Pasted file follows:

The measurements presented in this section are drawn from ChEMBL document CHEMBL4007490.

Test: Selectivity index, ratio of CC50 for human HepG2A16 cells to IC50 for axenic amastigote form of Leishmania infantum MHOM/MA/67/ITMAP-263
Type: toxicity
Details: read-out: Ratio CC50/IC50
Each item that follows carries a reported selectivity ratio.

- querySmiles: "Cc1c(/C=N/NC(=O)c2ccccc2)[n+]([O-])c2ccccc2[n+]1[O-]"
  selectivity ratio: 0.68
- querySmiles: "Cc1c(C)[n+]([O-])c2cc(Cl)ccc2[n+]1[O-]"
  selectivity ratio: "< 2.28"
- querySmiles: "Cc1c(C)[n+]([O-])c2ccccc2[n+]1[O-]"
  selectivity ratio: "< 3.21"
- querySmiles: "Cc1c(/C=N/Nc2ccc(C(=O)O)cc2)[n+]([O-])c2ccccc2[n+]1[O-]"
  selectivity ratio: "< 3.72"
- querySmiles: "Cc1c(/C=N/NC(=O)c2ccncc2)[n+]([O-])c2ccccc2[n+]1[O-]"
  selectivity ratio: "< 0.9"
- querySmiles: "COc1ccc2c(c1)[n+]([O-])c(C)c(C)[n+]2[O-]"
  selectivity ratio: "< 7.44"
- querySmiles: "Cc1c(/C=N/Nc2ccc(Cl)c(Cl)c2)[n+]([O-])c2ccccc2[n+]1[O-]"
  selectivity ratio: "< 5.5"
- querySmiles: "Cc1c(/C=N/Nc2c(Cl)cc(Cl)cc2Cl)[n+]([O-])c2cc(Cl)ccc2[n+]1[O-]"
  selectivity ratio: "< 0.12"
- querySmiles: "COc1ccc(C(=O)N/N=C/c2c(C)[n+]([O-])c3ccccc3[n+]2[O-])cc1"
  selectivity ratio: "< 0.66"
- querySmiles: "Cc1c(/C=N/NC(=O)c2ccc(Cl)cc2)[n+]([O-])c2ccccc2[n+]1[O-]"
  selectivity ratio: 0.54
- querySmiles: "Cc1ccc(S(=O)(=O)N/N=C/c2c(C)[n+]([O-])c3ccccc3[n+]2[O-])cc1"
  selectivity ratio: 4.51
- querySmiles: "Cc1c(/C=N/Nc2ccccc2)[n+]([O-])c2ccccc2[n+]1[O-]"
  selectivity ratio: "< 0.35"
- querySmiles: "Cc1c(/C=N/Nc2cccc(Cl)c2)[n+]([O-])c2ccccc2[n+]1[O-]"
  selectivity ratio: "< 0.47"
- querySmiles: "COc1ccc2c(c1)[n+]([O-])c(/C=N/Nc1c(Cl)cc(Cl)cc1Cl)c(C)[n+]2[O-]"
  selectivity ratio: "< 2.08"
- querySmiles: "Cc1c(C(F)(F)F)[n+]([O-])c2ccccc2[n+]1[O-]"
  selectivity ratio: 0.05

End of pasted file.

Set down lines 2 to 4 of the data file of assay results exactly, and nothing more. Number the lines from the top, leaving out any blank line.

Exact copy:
Test: Selectivity index, ratio of CC50 for human HepG2A16 cells to IC50 for axenic amastigote form of Leishmania infantum MHOM/MA/67/ITMAP-263
Type: toxicity
Details: read-out: Ratio CC50/IC50